Ginjo grade polished rice is used to make this cloudy version of Setting Sun sake.
What happens when craft brewers apply their experience to sake? That's what Josh Hembree and Keldon Warwick Premuda are trying to find out with the launch of Setting Sun Sake Brewing Co. The Miramar sake company opened in August with a small variety of sake options, including craft beer–inspired concoctions like fruited and dry-hopped takes.
Hembree and Premuda met working together at Stone Brewing. Premuda still works there, while Hembree has been employed by a succession of breweries the past decade, including a current gig with Belching Beaver, and previous engagements with Fuller's Brewery in London and Munich's Paulaner. He says the difference in quality drinking these European beers fresh versus in bottles beaten up by the long import process inspired him.
"Craft beer has shown that fresh beer just tastes better," Hembree says, "With that kind of mindset, I thought, sake must be the same."
Starting a sake business isn't quite the same as starting in beer. Setting Sun had to acquire a winemaker's license from the state of California, but a beer brewer's certificate from the federal government. While the two-month sake-making process combines elements of both, "I consider it beer," Hembree says, "Because it's a fermented cereal beverage."
That cereal, of course, is rice. Japanese producers use varieties grown specifically for sake. But part of Setting Sun's ethos is sourcing locally, so it uses Calrose rice. "It was actually bred to grow here in California," Hembree explains, "It definitely has different qualities than those classic sake rice strains. But because I believe that Calrose personifies California…my rice comes from the Sacramento Valley."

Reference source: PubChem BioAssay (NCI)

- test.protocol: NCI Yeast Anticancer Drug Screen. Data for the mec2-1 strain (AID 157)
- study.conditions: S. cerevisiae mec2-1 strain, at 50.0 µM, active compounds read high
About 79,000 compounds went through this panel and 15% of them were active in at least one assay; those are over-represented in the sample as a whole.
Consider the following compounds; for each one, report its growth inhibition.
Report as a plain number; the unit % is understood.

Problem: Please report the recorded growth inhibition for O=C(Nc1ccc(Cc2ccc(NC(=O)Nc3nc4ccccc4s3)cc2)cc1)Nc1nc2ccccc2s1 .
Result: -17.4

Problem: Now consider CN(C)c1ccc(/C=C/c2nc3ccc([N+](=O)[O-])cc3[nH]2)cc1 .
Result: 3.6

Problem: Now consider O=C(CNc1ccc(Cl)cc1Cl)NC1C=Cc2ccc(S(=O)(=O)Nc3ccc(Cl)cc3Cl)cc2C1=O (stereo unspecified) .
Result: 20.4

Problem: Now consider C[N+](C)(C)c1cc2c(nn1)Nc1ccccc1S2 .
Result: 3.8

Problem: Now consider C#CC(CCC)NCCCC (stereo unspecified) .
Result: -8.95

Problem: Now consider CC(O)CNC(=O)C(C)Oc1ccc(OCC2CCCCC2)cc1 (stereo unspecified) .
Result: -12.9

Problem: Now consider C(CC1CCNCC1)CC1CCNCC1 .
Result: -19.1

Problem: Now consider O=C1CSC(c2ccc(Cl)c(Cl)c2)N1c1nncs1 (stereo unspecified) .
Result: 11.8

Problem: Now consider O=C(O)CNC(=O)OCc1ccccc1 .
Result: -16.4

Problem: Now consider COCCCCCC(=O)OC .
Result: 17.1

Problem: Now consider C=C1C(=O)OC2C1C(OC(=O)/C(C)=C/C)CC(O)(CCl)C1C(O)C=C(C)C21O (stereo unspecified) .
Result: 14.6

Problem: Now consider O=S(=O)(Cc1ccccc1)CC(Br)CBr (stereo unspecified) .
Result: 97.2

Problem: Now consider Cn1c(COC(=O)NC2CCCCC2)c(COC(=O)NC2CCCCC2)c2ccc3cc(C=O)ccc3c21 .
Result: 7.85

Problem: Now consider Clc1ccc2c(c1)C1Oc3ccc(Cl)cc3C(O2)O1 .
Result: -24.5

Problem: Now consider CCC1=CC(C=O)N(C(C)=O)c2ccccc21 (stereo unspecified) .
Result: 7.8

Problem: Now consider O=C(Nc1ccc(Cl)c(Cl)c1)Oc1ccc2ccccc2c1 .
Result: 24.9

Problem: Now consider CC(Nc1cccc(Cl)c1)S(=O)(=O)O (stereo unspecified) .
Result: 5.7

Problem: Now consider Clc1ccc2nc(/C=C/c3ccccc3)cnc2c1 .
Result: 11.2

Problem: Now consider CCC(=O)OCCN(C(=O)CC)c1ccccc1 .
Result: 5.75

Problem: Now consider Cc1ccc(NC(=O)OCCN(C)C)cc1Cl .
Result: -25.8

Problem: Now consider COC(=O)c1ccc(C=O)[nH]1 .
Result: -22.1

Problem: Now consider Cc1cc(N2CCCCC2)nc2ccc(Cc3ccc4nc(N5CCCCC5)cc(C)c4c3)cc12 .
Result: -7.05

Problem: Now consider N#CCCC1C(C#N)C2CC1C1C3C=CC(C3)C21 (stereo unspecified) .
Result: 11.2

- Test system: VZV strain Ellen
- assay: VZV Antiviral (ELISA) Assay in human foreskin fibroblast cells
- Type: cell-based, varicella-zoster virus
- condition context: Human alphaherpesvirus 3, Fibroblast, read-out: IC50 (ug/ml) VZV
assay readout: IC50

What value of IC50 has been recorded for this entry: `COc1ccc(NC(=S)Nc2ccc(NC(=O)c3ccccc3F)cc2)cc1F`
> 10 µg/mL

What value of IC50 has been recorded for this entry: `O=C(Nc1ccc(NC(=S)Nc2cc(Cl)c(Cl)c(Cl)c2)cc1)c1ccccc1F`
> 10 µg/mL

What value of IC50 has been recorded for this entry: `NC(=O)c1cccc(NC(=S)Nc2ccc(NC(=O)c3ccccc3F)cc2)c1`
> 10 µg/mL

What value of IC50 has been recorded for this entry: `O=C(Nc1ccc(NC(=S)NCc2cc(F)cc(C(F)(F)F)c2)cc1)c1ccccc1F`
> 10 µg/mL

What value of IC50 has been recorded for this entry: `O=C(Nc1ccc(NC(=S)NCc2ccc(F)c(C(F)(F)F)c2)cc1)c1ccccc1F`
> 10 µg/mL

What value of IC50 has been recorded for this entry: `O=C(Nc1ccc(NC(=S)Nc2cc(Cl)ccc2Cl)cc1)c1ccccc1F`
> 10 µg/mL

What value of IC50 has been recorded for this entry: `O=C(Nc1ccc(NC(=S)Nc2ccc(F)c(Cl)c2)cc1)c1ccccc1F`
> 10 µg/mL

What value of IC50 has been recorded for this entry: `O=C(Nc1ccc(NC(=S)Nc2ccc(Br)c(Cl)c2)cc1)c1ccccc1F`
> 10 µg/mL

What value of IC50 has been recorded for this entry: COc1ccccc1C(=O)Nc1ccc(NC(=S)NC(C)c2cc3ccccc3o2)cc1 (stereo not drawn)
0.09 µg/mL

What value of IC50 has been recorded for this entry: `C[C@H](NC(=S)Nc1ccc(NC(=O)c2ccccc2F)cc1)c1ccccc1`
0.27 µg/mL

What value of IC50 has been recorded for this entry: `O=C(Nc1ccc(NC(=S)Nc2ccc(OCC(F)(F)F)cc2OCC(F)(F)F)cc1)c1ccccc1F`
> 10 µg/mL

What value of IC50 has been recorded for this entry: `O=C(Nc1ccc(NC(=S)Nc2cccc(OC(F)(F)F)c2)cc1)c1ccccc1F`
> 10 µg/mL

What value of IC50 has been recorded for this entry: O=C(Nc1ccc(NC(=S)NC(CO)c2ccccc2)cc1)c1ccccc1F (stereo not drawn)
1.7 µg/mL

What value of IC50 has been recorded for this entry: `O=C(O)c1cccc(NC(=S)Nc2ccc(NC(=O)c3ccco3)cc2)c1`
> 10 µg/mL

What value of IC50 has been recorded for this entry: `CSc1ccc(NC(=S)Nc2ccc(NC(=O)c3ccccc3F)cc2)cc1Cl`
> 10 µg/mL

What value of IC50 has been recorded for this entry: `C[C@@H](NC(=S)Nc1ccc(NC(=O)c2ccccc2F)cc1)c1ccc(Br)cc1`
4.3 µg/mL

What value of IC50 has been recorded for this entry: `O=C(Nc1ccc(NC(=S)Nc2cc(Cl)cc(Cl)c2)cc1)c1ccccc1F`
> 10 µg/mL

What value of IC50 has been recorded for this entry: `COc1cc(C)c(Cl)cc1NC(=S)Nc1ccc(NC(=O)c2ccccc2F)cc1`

However, sake rice requires more milling than what we find at the grocery store, which has 20-30% of its hull and bran polished away (a higher polish results in white versus brown rice). "I have 40 percent of it polished away," Hembree notes, "to make sure I have the cleanest, purest sugar source possible." This produces the sake standard known as ginjo grade.
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Setting Sun specializes in what's known as nama sake, which literally means raw or fresh, and specifically refers to the fact it's unpasteurized. As Hembree tells it, the development of pasteurized sake in Japan loosely mirrors the pre-craft homogenization of the beer industry in the U.S. Originally, he recounts, "every prefecture would have a different water source, it would have a different rice. It was very local — it was very craft. As industry took over, they started producing larger amounts, and to make sure it would travel, they would pasteurize it, and you'd lose a lot of flavor."
Hembree and Premuda are self-taught, learning from books, internet research, and questioning any sake expert willing to speak with them — not many considering there are about as many sake producers in the U.S. as there are breweries in Miramar.
At a recent sake festival held in San Francisco, Setting Sun's dry-hopped fresh sake stirred up plenty of conversation, even as some of the Japanese sake makers disparaged the nontraditional effort. "It's just not something that's done," Hembree recounts, but these craft brewers weren't dissuaded. "Just because it's not done, doesn't mean it shouldn't be done."